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Publication Date
17 February 2021

Extreme Wind & Waves Aalong the U.S East Coast

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Seasonality of annual maximum wind events for each three locations along with U.S> east coast associated with Tropical Cyclones (TC) (blue), Alberta Clippers (AC) (red), Colorado Lows (CL) (yellow) and ‘other’ (grey). Storm tracks associated with annual maximum wind speeds at 100 m within the 40 year record where the shade of grey encodes the value (darkest denoting wind speeds in excess of 33 ms-1).
Science

Coastal infrastructure is vulnerable to the occurrence of extreme wind and wave events. Here we quantify the meteorological causes of extreme wind and waves and their probability of co-occurrence for the U.S. east coast. We further quantify low probability, long-return period wind and wave estimates along with uncertainty bounds for use in engineering applications.

We show that while tropical cyclones are particularly important drivers of extreme winds in southerly areas (e.g. off North Carolina), their importance greatly declines as one moves north up the east coast. For the Northeastern states, both the 50-year return period wind speeds at 100 m and significant wave height are higher than in more southerly locations. Annual maximum wind speeds and waves frequently derive from the same cyclone source and often occur within a 6 hour time interval, leading to high joint extreme loading on coastal infrastructure including, for example, offshore wind turbines.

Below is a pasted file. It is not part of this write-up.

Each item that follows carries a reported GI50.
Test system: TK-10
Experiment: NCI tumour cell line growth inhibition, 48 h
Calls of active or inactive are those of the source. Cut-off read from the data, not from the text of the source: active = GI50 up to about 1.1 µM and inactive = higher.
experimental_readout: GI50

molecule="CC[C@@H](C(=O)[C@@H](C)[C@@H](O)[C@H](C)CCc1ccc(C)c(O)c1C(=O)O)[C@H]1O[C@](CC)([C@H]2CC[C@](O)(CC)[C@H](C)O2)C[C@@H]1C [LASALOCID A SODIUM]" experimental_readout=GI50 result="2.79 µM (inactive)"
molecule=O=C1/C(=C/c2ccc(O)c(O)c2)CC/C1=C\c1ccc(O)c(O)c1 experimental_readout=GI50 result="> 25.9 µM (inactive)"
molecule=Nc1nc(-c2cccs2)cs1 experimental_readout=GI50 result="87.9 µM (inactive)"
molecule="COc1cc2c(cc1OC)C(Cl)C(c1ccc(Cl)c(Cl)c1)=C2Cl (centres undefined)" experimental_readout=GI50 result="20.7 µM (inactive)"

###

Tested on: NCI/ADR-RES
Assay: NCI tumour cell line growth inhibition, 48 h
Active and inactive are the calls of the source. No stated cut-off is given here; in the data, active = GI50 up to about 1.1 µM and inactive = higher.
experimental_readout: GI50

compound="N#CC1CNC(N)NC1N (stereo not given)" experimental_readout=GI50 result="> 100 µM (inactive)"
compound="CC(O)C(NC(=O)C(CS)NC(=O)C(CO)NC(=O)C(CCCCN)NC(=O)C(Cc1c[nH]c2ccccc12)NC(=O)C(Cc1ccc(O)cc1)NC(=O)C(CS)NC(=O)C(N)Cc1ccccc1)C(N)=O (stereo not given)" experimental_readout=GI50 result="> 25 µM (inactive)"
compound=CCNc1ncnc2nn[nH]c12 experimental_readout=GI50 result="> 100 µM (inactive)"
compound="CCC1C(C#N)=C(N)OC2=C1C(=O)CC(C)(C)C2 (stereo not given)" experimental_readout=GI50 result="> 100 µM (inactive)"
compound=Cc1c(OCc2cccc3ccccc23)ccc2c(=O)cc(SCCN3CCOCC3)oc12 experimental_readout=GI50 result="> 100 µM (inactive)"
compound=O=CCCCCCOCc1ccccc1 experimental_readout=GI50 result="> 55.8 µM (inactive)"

Impact

Extreme wind and wave estimates are required for the design of a range of coastal infrastructure including offshore wind turbines. Here we quantify the meteorological causes of extreme wind and waves, their co-occurrence and quantify low probability, long-return period wind, and waves that are used in engineering applications. 

Summary

This analysis employs 40 years of ERA5 reanalysis output, a cyclone tracking algorithm and Generalized Extreme Value distribution approaches to identify meteorological causes of extreme wind and waves along the U.S. east coast and develop robust estimates of long-return period wind and waves. A specific geographic focus is placed on the 16 offshore lease areas that have been auctioned for wind turbine deployments. It is shown that the fifty-year return period wind speed (U50) at 100 m a.s.l. in these lease areas ranges from 29.2 to 39.7 ms-1. After applying corrections to account for spectral smoothing and the 20-minute averaging period, the associated pseudo-point U50 estimates are 34 to 46 ms-1. The uncertainty in U50 estimates due to different distributional fitting is smaller than the uncertainty associated with under-sampling of the interannual variability in annual maximum wind speeds. Extreme wave statistics are also presented and indicate that the 50-year return period maximum wave height may substantially exceed 15 m. There is also evidence that annual maximum wind speeds and waves frequently derive from the same cyclone source and often occur within a 6 hour time interval leading to a risk for very high joint extreme loading on coastal infrastructure including offshore wind turbines.

Point of Contact
S.C. Pryor
Institution(s)
Cornell University - Department of Atmospheric and Earth Sciences
Funding Program Area(s)
Publication